The characters are fun, and easy to identify with, especially the titular hero, Jack. When Jack, the only person on the planet, left to clean up the mess during Lent, finds that he is not alone, things begin to go absolutely insane. Nimue, the unnaturally speedy and strange woman from the water, Jack’s boss Bishop Eichmann, who appears from the ground as a pile of holy debris and Virgil, a dangerous man working for a mysterious behind-the-scenes power structure add so much colorful character to the cast, it’s almost criminal. The shifting alliances and over-the-top comedy of these characters propel the action of this book, and somehow Adams is able to keep everything consistent and driven, despite the madness. There are some obvious parallels here as well between Janitor of Planet Anilingus and other works. Like Dante’s Virgil of the Inferno, Jack’s Virgil leads him through a sort of hell. Toward the end of the book, tropes from the Alien films and other sci-fi classics are turned inside out and exploded. There are plenty of the usual bizarro genre gross-out moments (such as the symptoms from what might or might not be an STD) but they’re written so hilariously that the reader can’t wait to see what’s next, scatologically speaking. I can not say enough about how much fun I had reading this book, and would suggest that anyone who wants to laugh until they poop themselves pick this up post-haste.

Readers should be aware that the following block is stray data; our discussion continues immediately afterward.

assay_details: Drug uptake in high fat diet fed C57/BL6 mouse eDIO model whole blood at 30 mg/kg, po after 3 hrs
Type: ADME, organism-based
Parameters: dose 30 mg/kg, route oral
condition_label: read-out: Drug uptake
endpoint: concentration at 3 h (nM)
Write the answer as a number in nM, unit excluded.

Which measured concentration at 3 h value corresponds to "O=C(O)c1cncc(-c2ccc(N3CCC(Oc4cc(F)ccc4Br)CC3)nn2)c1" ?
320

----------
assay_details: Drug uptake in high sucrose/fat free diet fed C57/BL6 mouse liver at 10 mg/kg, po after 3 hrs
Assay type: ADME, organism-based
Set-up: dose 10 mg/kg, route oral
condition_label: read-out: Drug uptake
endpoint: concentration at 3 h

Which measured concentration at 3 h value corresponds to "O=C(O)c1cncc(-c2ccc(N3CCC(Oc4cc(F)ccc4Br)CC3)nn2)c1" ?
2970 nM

By Spike Marlowe
November is just around the corner. This also means Eraserhead Press is about to decide which of this year’s New Bizarro Authors are going to have the opportunity to work with them again in the future.
I thought it would be fun and informative to interview this years’ authors, both so I could better get to know them, and so you could get to know them, too.